Psychedelic rock is too often bogged down in cliches, but Mythic Sunship’s 2018 album, Another Shape of Psychedelic Music, was a revelation. By choosing an album title that referenced Ornette Colman’s groundbreaking 1959 LP The Shape of Jazz to Come, they were either making an ironic joke or setting the bar for themselves stratospherically high—and though it turned out to be the latter, they pulled it off. The instrumental Copenhagen group had grown weary of the relatively conventional stoner rock on their first few records, and with the addition of saxophonist Søren Skov, they radically fused the realms of psychedelic music and jazz.
I saw Mythic Sunship in action at the 2019 Roadburn Festival, where they played a daytime set at a historic church converted into a concert venue (sadly, it’s since been turned into apartments). They surpassed my expectations—and, judging by the reaction of the packed crowd, everyone else’s too.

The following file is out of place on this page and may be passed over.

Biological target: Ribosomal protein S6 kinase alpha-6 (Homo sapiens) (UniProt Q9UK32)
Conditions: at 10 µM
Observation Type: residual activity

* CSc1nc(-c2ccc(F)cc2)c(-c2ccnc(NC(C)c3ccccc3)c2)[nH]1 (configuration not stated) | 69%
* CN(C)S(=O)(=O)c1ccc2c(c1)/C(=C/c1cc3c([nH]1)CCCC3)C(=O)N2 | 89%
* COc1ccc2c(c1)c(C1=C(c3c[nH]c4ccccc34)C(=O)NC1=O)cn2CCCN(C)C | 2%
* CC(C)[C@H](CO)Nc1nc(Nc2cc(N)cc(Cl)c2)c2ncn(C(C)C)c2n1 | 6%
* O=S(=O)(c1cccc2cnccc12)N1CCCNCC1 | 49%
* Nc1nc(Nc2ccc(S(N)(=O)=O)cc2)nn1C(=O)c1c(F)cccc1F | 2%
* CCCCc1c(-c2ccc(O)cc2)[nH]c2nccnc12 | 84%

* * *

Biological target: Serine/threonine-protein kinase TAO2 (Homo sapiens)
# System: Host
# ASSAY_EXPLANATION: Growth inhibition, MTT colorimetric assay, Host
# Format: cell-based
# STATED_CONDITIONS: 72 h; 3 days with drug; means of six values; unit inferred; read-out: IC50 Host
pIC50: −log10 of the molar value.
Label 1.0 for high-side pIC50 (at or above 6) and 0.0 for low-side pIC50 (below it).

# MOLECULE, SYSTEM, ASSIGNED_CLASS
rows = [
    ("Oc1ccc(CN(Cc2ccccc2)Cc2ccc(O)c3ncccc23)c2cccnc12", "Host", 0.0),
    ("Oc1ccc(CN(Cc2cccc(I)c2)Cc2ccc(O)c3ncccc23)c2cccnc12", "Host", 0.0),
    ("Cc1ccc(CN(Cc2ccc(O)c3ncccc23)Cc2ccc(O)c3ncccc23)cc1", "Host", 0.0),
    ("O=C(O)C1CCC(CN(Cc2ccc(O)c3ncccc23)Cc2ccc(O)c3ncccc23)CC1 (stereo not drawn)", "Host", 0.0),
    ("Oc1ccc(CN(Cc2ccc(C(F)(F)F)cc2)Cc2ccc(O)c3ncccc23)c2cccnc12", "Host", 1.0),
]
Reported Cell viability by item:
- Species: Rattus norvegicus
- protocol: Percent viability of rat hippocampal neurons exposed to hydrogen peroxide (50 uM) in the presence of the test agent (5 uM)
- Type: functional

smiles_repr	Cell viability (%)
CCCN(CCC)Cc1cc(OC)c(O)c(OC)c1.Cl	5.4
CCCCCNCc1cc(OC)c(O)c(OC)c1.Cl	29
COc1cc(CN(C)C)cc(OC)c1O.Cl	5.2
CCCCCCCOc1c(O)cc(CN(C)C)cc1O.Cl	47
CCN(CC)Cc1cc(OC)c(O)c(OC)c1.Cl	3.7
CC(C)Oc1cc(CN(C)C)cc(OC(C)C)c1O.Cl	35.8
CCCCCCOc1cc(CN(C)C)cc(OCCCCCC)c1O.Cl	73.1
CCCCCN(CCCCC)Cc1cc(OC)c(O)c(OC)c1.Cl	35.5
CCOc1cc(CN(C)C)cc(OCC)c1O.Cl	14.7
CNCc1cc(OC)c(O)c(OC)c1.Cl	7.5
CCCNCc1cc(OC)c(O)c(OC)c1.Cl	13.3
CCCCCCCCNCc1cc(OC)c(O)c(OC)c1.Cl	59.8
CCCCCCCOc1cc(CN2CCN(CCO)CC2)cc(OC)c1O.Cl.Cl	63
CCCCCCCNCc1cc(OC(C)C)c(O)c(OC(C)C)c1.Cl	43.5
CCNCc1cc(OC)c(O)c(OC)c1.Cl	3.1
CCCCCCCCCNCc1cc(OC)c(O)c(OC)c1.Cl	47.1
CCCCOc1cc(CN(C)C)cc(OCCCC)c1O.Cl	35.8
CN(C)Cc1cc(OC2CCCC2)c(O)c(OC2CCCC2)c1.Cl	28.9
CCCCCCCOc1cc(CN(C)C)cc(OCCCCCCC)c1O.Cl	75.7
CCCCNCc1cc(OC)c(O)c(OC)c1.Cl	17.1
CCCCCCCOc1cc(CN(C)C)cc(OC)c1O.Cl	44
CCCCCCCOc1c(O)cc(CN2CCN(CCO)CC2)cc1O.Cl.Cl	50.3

Like many concert nerds, I’ve had plenty of time to reminisce about the highlights of my life in live music since last spring, and among the shows I’ve caught in recent years, Mythic Sunship’s church set has often sprung to mind. The band played three times at Roadburn in 2019, and I was glad to see they chose that concert to release as the 2020 live album Changing Shapes.
But even more exciting—since it confirms the possibility of more great concerts in the future—was the announcement of Wildfire, Mythic Sunship’s latest album of all-new material. Recorded over four days at RMV Studio in Stockholm, it captures the raw, unbridled energy of the band’s live shows in five tracks of cosmic space rock. Built from dreamy melodies, tight grooves, and feral improvisations that sometimes race like liquid fire, it’s beautiful and fresh—and just like springtime and COVID vaccinations coming to Chicago, it’s helped put me in a better state of mind. v
The Listener is a weekly sampling of music Reader staffers love. Absolutely anything goes, and you can reach us at firstname.lastname@example.org.